Encore Azalea
Christmas Rose, Helleborus niger 'Josef Lemper'

What is blooming in your garden on this Garden Bloggers' Bloom Day?

Wednesday, December 12, 2012

Video Wednesday: Poinsettias at the Smithsonian

Happy National Poinsettia Day!

This 2010 video features Monty Holmes, a horticulturalist at Smithsonian Gardens. He gives an inside look at the history, culture and science of poinsettias, thousands of which have a happy home for the holidays all throughout the Smithsonian in Washington, DC.

Wednesday, December 05, 2012

Video Wednesday: Winterthur Museum's Dried Flower Tree



Behind-the-scenes making of Winterthur Museum's Dried Flower Tree. The dried daffodils are especially amazing, IMHO.

Tuesday, December 04, 2012

Spring-Blooming Bulbs Poll



For our November 2012 Washington Gardener Magazine Reader Contest, Washington Gardener our prize was passes to the Brookside Gardens’ Garden of Lights display.

   Brookside Gardens’ Garden of Lights is a half-mile walk through a landscape of almost a million twinkling colorful lights shaped in imaginative displays throughout the gardens. Enjoy the four seasons illuminated as giant summer sunflowers, autumn leaves, winter snowflakes, spring flowers, rain showers, and more.

   The show runs from Friday, November 23, 2012 through Sunday, January 6, 2013 (with the exception of December 24-25 and January 1-3). The hours are 5:30 to 9:00pm, with the last car admitted at 8:30pm. Entry is by car/van and is $20 on Mon-Thurs and $25 on Fri-Sun.

We asked the reader contest entrants to tell us: “What spring-blooming bulbs you planted this fall?”

They responded with “none yet” to long lists of select bulbs. Tulips, Daffodils, Crocus, Dutch Iris, and Alliums topped the list. Minor bulbs such as Chionodoxa (Glory of the Snow), Camassia, and Muscari (Grape Hyacinths) were mentioned by a few. Some vegetable gardeners mentioned Garlic as well. Not very popular were regular Hyacinth, which got hardly a mention in our unscientific poll. What bulb are you planting for blooms next spring?

Congratulations to the Brookside Lights Pass Winners chosen at random from among the submitted entries! They are:

~ Sarah Lawler of Hyattsville, MD
~ Vineeta Anand of Alexandria, VA
~ Annie Shaw of Greenbelt MD
~ Sheila Walsh of Silver Spring MD
~ Stephanie Richard of Rockville, MD
~ Kristine Punga of Silver Spring, MD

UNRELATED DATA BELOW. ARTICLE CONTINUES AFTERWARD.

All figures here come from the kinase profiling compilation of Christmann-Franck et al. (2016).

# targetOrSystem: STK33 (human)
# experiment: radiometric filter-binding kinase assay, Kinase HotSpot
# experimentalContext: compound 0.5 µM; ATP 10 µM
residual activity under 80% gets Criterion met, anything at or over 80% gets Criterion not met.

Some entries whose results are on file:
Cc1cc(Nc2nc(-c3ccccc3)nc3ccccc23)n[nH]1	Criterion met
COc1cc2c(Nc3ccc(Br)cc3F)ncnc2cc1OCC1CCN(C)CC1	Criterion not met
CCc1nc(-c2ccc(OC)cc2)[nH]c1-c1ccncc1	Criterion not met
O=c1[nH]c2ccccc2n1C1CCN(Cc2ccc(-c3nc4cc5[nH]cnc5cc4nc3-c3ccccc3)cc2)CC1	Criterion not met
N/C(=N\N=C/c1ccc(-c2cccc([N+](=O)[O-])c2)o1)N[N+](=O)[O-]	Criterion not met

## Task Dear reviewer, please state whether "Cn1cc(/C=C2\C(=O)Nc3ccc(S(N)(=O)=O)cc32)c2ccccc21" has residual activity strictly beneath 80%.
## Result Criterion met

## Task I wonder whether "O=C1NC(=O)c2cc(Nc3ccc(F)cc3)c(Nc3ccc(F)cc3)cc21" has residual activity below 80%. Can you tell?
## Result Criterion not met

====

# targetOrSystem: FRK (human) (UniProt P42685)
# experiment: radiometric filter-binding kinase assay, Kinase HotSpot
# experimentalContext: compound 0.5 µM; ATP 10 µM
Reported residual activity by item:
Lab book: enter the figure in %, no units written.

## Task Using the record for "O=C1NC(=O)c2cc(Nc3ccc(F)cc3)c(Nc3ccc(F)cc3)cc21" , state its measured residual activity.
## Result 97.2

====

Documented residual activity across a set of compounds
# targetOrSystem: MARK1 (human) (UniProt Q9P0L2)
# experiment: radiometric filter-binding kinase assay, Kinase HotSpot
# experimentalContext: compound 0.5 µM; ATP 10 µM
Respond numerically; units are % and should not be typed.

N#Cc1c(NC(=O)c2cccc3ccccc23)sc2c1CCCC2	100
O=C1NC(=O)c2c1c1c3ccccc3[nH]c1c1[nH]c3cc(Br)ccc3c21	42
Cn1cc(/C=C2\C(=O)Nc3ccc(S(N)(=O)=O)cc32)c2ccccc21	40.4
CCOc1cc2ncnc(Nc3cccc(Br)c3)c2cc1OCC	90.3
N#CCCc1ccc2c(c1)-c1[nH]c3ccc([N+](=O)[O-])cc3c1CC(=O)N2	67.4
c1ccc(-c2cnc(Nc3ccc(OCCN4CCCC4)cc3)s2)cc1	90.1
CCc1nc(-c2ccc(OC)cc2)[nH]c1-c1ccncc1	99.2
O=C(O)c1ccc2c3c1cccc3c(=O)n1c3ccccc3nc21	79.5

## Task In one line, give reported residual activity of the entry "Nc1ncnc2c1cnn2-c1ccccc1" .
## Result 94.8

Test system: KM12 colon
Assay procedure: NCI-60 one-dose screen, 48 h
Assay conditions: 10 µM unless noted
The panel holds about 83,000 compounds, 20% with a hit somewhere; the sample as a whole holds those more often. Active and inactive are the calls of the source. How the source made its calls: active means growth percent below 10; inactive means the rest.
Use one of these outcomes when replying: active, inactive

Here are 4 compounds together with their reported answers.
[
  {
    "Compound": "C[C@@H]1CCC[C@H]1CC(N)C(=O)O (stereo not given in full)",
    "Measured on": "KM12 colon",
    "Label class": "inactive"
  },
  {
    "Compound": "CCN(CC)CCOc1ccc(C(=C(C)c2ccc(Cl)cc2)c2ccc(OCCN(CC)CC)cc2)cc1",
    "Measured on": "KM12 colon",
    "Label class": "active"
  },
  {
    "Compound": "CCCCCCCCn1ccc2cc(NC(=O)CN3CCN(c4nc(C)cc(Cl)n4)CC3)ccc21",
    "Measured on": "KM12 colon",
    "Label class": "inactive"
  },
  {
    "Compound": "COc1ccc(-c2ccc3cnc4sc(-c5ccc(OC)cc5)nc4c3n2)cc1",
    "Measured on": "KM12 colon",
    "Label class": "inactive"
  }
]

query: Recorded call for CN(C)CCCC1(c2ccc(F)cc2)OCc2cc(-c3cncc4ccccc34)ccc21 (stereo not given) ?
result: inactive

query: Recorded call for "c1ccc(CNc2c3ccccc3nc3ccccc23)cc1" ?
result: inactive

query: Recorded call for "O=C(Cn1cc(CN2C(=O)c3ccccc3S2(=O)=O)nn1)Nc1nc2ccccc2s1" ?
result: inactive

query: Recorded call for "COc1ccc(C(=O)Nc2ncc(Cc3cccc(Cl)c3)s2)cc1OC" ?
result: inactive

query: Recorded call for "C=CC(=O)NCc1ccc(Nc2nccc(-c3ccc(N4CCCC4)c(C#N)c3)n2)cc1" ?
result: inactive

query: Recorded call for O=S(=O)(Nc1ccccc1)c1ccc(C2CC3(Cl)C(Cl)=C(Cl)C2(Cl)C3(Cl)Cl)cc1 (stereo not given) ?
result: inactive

~ Wendy Bell of Takoma Park, MD
~ Peggy Cairns of  Silver Spring, MD

PS It is NOT too late for Mid-Atlantic gardeners to get your spring-blooming bulbs in the ground! Try to get them in by mid-December, but you really have until the ground freezes.

Poinsettias: You Can Grow That!

The 4th of every month is "Garden Bloggers: You Can Grow That" Day. Being the holiday season, I decided I'd dispell some myths about growing Poinsettias and show you how easy they can be.

Big box stores are not the first source of information we here at Washington Gardener Magazine think of when researching plant matters, but when we wanted to learn all about poinsettia care, we knew that Pete Drake, a Certified Nursery Consultant with the Annapolis Home Depot, was our go-to expert on the subject because of the thousands upon thousands they grow and sell. Here is what Pete told us:

1. How do you choose the freshest poinsettia? The first thing is to take the plant out of the sleeve, then look at the very center of the red bracts or leaves. You are looking for a cluster of very small green “buds” with a small amount of yellow, this is really the flower. This is a direct indication of the age of the plant. The tighter the buds with small amounts of yellow can mean a longer shelf life at home.

2. How do you make your poinsettia last through the holiday season? Place them in an area that gets bright but direct sun unless the window is facing east. This area must also be free of drafts or direct heat sources. When it becomes time to water, remove the plants “pants” (the foil or decorative pot cover). Place the plant in the sink and give it a good amount of water. For a 6” plant two cups of water should work or 5-7 seconds with a sink faucet sprayer. After the plant has stopped leaking water, place the plant back into its foil pot cover or decorative pot.